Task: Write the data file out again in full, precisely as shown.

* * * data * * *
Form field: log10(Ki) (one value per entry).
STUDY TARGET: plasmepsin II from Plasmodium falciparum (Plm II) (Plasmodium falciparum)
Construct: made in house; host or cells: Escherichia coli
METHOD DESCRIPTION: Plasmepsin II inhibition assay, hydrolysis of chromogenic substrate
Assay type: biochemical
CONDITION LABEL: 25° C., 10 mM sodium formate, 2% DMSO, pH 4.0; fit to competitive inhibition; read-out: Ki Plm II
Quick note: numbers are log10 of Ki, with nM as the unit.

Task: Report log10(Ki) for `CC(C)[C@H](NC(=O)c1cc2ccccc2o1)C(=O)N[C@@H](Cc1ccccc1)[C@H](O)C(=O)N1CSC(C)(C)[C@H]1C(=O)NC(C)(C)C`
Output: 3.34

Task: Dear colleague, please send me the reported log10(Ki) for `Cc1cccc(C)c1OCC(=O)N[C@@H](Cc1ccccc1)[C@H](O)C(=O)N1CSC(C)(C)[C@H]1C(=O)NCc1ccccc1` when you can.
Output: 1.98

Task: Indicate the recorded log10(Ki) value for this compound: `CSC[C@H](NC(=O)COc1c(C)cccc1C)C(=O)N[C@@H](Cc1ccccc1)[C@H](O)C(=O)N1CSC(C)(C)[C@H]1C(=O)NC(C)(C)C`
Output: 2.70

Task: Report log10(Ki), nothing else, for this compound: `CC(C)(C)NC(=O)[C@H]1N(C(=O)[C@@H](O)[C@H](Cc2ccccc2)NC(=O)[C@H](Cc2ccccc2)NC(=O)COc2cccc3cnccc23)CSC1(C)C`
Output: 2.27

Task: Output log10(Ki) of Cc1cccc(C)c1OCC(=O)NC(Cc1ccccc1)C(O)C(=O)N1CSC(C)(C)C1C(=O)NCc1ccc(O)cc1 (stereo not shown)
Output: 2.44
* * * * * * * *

Form field: log10(Ki) (one value per entry).
STUDY TARGET: plasmepsin II from Plasmodium falciparum (Plm II) (Plasmodium falciparum)
Construct: made in house; host or cells: Escherichia coli
METHOD DESCRIPTION: Plasmepsin II inhibition assay, hydrolysis of chromogenic substrate
Assay type: biochemical
CONDITION LABEL: 25° C., 10 mM sodium formate, 2% DMSO, pH 4.0; fit to competitive inhibition; read-out: Ki Plm II
Quick note: numbers are log10 of Ki, with nM as the unit.

Task: Report log10(Ki) for `CC(C)[C@H](NC(=O)c1cc2ccccc2o1)C(=O)N[C@@H](Cc1ccccc1)[C@H](O)C(=O)N1CSC(C)(C)[C@H]1C(=O)NC(C)(C)C`
Output: 3.34

Task: Dear colleague, please send me the reported log10(Ki) for `Cc1cccc(C)c1OCC(=O)N[C@@H](Cc1ccccc1)[C@H](O)C(=O)N1CSC(C)(C)[C@H]1C(=O)NCc1ccccc1` when you can.
Output: 1.98

Task: Indicate the recorded log10(Ki) value for this compound: `CSC[C@H](NC(=O)COc1c(C)cccc1C)C(=O)N[C@@H](Cc1ccccc1)[C@H](O)C(=O)N1CSC(C)(C)[C@H]1C(=O)NC(C)(C)C`
Output: 2.70

Task: Report log10(Ki), nothing else, for this compound: `CC(C)(C)NC(=O)[C@H]1N(C(=O)[C@@H](O)[C@H](Cc2ccccc2)NC(=O)[C@H](Cc2ccccc2)NC(=O)COc2cccc3cnccc23)CSC1(C)C`
Output: 2.27

Task: Output log10(Ki) of Cc1cccc(C)c1OCC(=O)NC(Cc1ccccc1)C(O)C(=O)N1CSC(C)(C)C1C(=O)NCc1ccc(O)cc1 (stereo not shown)
Output: 2.44